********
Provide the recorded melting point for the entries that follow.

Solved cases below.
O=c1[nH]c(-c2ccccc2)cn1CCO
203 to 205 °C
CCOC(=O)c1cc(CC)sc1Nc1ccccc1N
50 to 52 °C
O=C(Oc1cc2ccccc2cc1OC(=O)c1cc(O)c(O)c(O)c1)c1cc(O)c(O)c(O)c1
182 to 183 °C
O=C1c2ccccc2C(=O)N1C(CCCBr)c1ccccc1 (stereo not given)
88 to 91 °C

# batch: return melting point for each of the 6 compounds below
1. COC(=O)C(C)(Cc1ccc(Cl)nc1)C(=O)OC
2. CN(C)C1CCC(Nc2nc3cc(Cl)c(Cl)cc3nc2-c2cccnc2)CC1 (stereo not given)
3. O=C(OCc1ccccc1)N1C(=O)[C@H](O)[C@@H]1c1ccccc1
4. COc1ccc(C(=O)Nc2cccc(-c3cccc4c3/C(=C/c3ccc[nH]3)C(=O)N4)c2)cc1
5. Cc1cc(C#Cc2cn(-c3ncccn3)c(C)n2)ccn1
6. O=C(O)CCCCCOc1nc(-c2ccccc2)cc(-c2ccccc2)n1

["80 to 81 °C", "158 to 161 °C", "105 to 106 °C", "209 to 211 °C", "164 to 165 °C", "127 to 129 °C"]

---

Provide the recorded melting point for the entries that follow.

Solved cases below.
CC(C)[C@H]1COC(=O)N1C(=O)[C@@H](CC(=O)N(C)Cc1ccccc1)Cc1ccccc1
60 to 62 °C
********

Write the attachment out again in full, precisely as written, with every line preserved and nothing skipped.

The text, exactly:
Provide the recorded melting point for the entries that follow.

Solved cases below.
O=c1[nH]c(-c2ccccc2)cn1CCO
203 to 205 °C
CCOC(=O)c1cc(CC)sc1Nc1ccccc1N
50 to 52 °C
O=C(Oc1cc2ccccc2cc1OC(=O)c1cc(O)c(O)c(O)c1)c1cc(O)c(O)c(O)c1
182 to 183 °C
O=C1c2ccccc2C(=O)N1C(CCCBr)c1ccccc1 (stereo not given)
88 to 91 °C

# batch: return melting point for each of the 6 compounds below
1. COC(=O)C(C)(Cc1ccc(Cl)nc1)C(=O)OC
2. CN(C)C1CCC(Nc2nc3cc(Cl)c(Cl)cc3nc2-c2cccnc2)CC1 (stereo not given)
3. O=C(OCc1ccccc1)N1C(=O)[C@H](O)[C@@H]1c1ccccc1
4. COc1ccc(C(=O)Nc2cccc(-c3cccc4c3/C(=C/c3ccc[nH]3)C(=O)N4)c2)cc1
5. Cc1cc(C#Cc2cn(-c3ncccn3)c(C)n2)ccn1
6. O=C(O)CCCCCOc1nc(-c2ccccc2)cc(-c2ccccc2)n1

["80 to 81 °C", "158 to 161 °C", "105 to 106 °C", "209 to 211 °C", "164 to 165 °C", "127 to 129 °C"]

---

Provide the recorded melting point for the entries that follow.

Solved cases below.
CC(C)[C@H]1COC(=O)N1C(=O)[C@@H](CC(=O)N(C)Cc1ccccc1)Cc1ccccc1
60 to 62 °C